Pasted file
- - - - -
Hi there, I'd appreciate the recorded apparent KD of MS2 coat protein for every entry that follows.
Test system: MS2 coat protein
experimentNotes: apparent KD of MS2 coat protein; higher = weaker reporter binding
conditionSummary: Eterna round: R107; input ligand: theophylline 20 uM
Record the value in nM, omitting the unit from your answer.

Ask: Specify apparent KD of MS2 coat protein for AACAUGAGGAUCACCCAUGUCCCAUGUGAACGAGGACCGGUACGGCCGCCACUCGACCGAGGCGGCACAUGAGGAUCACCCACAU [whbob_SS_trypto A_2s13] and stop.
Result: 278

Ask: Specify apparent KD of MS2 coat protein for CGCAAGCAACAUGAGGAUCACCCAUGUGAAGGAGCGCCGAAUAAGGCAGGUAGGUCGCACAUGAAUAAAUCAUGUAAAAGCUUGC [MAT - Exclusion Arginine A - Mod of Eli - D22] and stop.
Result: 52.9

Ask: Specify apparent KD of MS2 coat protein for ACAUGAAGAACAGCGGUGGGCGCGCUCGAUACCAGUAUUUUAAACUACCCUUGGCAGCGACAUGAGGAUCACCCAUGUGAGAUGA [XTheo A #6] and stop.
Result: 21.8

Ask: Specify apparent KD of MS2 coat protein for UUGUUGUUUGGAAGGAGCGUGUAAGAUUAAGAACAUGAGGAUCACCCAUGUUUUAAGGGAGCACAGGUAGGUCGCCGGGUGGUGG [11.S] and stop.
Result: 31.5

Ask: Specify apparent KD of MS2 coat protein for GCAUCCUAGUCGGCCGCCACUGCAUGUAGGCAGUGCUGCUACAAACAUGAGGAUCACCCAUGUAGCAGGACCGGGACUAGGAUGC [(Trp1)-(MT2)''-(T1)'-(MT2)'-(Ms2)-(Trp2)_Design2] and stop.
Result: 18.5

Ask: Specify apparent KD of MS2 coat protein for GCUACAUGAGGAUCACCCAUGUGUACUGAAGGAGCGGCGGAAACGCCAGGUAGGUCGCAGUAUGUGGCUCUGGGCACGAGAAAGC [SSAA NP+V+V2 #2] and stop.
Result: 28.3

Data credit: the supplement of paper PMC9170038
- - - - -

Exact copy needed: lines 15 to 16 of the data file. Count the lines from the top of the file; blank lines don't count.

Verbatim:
Result: 18.5

Ask: Specify apparent KD of MS2 coat protein for GCUACAUGAGGAUCACCCAUGUGUACUGAAGGAGCGGCGGAAACGCCAGGUAGGUCGCAGUAUGUGGCUCUGGGCACGAGAAAGC [SSAA NP+V+V2 #2] and stop.